Watch that second attempt in all of its slow-motion glory, courtesy of Wisconsin Athletics.
— Badger Track & Field (@Badger_Track) February 20, 2015
He finished the night with marks of 24.64m, 24.44m and 24.61m (along with a foul). In total, he surpassed his previous NCAA Division I record of 24.47m four times and finished the day with five of the seven best throws in collegiate history, and seven of the best ten in collegiate history overall. He also jumped to No. 4 on the all-time U.S. performers list in the event.
Next up for Lihrman is a match-up at the Big Ten Championships with the third-best collegiate weight thrower of all time in Purdue’s Chukwuebuka Enekwechi. They are two of the three men in collegiate history who have thrown farther than 80 feet. Enekwechi has done it once; Lihrman six times, and was two centimeters away from a seventh.
Kearsten Peoples Moves to No. 7 All-Time In the Women’s Collegiate Weight Throw
Lihrman wasn’t the only weight thrower making history. Just a week after defending national champion and (former) No. 10 all-time performer Brea Garrett of Texas A&M took a commanding lead atop the national descending order list, People’s took a commanding lead of her own with a 74-11.25 (22.84m) heave on her fourth attempt at the Missouri Collegiate challenge.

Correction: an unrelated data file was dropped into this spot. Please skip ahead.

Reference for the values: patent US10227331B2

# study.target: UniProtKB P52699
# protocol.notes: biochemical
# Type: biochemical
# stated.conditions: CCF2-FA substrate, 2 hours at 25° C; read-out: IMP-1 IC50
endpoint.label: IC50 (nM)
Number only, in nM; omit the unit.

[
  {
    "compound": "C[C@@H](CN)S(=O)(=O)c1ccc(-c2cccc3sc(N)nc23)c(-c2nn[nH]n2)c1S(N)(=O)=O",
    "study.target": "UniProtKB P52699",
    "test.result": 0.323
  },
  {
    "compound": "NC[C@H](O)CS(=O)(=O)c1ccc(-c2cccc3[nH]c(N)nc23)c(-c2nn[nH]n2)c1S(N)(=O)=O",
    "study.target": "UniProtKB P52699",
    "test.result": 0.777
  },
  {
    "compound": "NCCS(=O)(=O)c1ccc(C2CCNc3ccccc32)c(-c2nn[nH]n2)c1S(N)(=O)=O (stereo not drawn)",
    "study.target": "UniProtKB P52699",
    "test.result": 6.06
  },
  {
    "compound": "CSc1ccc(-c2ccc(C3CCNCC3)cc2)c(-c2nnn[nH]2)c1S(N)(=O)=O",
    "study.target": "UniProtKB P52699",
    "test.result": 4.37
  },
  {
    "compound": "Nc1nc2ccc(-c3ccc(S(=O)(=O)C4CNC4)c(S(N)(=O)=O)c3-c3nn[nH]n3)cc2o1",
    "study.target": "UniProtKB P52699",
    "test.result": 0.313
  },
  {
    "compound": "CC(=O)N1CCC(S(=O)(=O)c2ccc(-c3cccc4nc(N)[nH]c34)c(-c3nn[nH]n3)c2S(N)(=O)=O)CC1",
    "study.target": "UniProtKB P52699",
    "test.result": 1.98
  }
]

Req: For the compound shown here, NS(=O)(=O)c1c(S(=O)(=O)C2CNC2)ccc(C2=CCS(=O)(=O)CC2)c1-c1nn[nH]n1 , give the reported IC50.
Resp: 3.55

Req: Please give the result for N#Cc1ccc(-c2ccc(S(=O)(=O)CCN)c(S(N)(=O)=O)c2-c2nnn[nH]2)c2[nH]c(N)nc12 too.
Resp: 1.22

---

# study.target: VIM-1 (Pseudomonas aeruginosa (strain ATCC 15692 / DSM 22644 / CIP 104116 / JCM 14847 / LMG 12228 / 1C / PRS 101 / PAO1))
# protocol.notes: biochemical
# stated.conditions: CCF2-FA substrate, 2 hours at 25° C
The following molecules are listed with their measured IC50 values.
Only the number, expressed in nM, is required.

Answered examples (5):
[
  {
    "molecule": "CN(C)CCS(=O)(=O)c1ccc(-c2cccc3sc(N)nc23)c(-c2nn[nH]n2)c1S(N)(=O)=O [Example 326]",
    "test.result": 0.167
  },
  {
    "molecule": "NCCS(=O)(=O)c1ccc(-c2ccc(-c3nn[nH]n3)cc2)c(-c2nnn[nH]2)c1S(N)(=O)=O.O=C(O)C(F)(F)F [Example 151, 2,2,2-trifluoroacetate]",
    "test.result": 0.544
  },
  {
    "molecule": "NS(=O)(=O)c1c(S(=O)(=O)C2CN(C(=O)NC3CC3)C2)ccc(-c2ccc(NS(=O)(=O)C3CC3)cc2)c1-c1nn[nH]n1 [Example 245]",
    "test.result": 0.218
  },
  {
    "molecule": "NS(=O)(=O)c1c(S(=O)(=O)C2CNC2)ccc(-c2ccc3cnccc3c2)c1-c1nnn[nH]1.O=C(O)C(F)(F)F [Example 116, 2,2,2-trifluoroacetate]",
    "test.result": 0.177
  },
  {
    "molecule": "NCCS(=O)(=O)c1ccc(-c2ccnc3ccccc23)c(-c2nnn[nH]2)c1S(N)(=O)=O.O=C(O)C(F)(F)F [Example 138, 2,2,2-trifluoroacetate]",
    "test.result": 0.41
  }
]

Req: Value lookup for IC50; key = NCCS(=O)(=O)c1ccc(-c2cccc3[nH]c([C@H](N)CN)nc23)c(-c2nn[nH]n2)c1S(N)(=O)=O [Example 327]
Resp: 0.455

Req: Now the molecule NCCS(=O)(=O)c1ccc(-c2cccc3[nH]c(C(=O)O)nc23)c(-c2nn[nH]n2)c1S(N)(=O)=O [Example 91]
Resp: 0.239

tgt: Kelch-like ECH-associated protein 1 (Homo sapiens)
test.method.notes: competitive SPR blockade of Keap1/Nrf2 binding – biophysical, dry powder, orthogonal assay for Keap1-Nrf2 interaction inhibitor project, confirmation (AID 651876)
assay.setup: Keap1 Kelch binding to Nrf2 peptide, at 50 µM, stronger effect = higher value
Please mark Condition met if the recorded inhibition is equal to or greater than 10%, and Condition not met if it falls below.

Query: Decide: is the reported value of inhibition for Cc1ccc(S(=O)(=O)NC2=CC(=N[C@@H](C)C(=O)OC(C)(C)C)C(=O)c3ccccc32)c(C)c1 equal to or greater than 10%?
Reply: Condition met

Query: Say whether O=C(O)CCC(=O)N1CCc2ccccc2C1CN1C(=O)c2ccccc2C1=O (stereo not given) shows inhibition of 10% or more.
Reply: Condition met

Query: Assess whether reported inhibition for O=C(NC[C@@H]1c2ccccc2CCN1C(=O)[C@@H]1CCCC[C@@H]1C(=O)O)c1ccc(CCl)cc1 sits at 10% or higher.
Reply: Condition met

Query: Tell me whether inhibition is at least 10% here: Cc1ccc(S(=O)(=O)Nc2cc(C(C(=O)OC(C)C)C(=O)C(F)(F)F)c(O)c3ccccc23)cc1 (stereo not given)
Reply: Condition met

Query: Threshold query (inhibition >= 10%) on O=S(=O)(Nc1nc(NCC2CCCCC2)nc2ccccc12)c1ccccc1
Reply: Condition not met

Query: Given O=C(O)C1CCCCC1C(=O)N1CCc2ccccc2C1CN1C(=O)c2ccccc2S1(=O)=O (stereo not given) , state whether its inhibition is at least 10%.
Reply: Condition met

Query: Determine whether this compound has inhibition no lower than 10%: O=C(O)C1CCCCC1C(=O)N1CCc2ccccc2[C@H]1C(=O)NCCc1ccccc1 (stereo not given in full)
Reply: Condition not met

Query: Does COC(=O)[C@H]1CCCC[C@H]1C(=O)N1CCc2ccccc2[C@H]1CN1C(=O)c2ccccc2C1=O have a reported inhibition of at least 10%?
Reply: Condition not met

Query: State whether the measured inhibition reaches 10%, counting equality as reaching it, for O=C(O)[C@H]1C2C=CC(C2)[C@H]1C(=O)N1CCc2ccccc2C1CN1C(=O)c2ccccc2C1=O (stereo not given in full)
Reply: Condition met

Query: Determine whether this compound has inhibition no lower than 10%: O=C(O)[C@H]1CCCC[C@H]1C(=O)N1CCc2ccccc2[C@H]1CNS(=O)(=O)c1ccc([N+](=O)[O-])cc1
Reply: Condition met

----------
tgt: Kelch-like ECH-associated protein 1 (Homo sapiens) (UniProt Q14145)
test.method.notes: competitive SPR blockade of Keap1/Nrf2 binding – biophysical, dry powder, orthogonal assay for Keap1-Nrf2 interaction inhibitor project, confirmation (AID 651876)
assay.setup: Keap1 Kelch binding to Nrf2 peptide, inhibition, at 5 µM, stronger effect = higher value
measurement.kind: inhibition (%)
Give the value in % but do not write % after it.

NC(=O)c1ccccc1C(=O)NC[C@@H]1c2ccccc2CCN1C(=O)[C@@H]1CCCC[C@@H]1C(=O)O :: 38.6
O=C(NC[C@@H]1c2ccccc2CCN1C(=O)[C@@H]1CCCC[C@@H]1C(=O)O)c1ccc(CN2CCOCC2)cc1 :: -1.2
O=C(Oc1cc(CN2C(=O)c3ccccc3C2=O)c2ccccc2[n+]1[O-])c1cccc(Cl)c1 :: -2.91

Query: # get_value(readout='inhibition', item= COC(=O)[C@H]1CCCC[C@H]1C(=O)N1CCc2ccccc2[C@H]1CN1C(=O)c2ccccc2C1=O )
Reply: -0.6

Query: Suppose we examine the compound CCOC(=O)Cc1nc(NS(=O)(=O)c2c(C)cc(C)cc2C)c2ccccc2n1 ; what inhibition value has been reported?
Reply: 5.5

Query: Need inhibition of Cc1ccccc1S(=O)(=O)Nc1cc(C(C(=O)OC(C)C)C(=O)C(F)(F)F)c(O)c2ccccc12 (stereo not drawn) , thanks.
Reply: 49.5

That mark moved her up to No. 7 on the all-time collegiate list and left her just shy of joining the six-member collegiate 75-feet club.
Leading up to that heave, she went 21.94m, 21.62m and 21.39m, and finished her day with a pair of fouls.
Like Lihrman, Peoples will face her greatest competition this upcoming weekend. She will square off head-to-head with Garrett at the SEC Championships.
Shawn Barber Clears Another Historic Height in Attempt at Third Collegiate Record in a Row
Returning to the site of his first of two consecutive collegiate records in a row – his home Stile Fieldhouse at Akron – Barber took three attempts at what would have been a third collegiate record in as many weekends.
For the seventh time this season he cleared 19 feet – this time a dramatic third-attempt make at 19-.25 (5.80m) after needing two tries at 5.65m – but was unsuccessful on three tries at a height of 19-4.75 (5.91m) that would have bettered his collegiate record by just one centimeter.
And he came extremely close to doing just that. Check out the photos below.
How close Shawn Barber was to breaking his own collegiate pole vault record pic.twitter.com/Ns06fisTz9
— ZTV Sports (@ZTVsports) February 21, 2015